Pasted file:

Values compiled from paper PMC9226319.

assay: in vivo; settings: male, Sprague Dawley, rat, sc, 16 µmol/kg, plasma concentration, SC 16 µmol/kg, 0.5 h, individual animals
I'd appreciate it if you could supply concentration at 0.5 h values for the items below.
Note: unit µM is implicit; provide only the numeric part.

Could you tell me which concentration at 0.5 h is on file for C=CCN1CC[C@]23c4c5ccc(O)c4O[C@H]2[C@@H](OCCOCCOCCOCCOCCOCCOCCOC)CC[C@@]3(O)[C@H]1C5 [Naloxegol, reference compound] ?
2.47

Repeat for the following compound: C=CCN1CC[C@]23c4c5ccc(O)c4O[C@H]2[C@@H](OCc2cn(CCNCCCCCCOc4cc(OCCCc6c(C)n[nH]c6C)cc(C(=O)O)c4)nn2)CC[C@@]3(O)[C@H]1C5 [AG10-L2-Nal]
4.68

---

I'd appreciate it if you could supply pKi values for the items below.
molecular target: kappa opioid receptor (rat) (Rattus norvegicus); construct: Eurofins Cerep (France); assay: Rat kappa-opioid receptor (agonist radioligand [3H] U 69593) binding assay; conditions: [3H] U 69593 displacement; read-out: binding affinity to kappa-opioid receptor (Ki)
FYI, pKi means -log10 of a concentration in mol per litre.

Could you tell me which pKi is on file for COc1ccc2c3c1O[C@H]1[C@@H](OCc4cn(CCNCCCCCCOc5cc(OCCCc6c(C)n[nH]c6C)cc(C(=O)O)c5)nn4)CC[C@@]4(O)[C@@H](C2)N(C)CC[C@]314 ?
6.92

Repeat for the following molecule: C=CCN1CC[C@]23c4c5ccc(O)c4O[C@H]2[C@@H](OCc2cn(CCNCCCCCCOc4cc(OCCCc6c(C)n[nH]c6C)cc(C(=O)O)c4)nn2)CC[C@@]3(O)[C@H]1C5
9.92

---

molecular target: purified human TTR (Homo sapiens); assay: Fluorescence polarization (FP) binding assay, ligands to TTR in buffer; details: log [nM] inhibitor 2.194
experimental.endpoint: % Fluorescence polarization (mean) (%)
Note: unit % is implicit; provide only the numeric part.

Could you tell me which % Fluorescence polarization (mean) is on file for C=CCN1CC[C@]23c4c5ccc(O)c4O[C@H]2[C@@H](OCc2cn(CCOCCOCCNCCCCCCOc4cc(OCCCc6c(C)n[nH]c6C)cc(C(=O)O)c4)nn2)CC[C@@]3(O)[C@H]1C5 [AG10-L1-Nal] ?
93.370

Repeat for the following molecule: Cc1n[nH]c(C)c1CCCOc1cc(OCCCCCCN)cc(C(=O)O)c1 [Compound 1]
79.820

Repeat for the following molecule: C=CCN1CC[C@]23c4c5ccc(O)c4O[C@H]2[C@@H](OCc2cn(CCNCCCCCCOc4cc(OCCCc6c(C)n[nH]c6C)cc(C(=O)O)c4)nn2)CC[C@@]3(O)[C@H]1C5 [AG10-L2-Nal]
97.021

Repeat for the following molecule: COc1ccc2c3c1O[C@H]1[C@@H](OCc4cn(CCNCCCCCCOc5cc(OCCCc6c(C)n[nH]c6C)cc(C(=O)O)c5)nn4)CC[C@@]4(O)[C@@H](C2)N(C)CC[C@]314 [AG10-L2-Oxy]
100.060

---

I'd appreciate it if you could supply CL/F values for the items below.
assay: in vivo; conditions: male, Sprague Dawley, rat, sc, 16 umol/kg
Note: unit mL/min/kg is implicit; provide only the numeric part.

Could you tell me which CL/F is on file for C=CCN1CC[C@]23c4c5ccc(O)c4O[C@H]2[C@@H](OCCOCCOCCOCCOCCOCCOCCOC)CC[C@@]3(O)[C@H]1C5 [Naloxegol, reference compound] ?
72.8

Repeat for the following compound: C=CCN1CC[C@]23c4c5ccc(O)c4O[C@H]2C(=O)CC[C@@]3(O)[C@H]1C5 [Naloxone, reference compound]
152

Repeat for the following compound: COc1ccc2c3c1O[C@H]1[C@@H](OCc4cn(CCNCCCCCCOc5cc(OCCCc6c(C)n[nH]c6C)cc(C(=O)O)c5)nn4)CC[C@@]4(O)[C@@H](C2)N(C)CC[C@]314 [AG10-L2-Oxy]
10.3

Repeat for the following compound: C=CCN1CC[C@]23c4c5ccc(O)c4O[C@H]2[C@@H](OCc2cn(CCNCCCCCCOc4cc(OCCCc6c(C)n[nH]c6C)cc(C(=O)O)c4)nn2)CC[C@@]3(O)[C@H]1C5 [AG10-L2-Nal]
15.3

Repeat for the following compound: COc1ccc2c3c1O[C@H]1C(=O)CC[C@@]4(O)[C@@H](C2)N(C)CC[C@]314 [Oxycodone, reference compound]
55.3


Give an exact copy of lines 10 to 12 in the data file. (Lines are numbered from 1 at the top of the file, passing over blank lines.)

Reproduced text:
I'd appreciate it if you could supply pKi values for the items below.
molecular target: kappa opioid receptor (rat) (Rattus norvegicus); construct: Eurofins Cerep (France); assay: Rat kappa-opioid receptor (agonist radioligand [3H] U 69593) binding assay; conditions: [3H] U 69593 displacement; read-out: binding affinity to kappa-opioid receptor (Ki)
FYI, pKi means -log10 of a concentration in mol per litre.